• Common issues were hypertension, arthritis, Hep B,¬†gynaecological diseases, tuberculosis, gallstones, peptic ulcer.

 The combined Clinics have facilitated:

  • foreign as well as local volunteer doctors and nurses to serve the nomads’ needs.
  • teams of local, domestic, and foreign, short to medium-term volunteers to offer their services.

    unnamed-10

    Our Mobile Clinic in use on the Grasslands

  • training of 5 long-term health workers (2 doctors, 3 nurses) specifically servicing the quake disaster areas.

  • the referral and transportation of patients of difficult or severe cases to clinics in Yushu, or partner-hospitals in Xining (the capital of Qinghai) (eg. Red Cross Hospital); or even Beijing.

  • partnership with Save the Children Foundation for¬†cleft lip & palate cases, scoliosis, congenital heart disease screening.

  • education of¬†nomad’s on good medical and health practices/habits.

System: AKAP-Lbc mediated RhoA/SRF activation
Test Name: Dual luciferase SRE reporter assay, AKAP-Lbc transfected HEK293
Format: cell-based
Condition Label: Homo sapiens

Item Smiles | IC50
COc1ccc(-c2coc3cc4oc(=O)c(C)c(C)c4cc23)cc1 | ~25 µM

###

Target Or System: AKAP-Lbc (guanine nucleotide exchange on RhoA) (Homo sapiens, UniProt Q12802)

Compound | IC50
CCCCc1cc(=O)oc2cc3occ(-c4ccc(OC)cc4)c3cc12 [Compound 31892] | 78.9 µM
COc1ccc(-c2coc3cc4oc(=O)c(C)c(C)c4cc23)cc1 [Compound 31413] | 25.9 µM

unnamed-7

Our Mobile Clinic in use on the Grasslands

 

3. The Figures 

These are the approximate figures in AUD (allowing for exchange rate fluctuations):

90,000 Amount raised

41,000 Amount sent for first Mobile Clinic

32,000 Amount refunded to LOVEQTRA, from first Mobile Clinic

40,000 Amount sent for Replacement Mobile Clinic (new vehicle + purpose-built infitting: 72,000)

¬† ¬†9,000 Balance sent for one year’s supply of medicines

   5,000 Miscellaneous extra raised sent for supply of medicines

———

         $0

4. Personal Comments ūüôā

This project is¬†now complete to Adventure4Aid’s satisfaction. Although it has been a long process, I felt it extremely necessary and a privilege to see it through to its intended end.¬†You have entrusted me with these funds and I am happy that it has indeed been put to its purpose.

As some of you know, during this project, I have gone through two life-stage changes, and embarking on this second, new and exciting one next month!

So, for the next little while, I will only be able to dream of the next cool adventure to raise funds for another worthwhile project.

Till then…….stay tuned!!! ūüėČ

If you are interested to join with me in planning cool adventures or worthwhile projects, please write to me via the Contact tab at the top of this website. 

If you no longer wish to receive notifications of new posts, please also contact me using the Contact tab.

 Jiji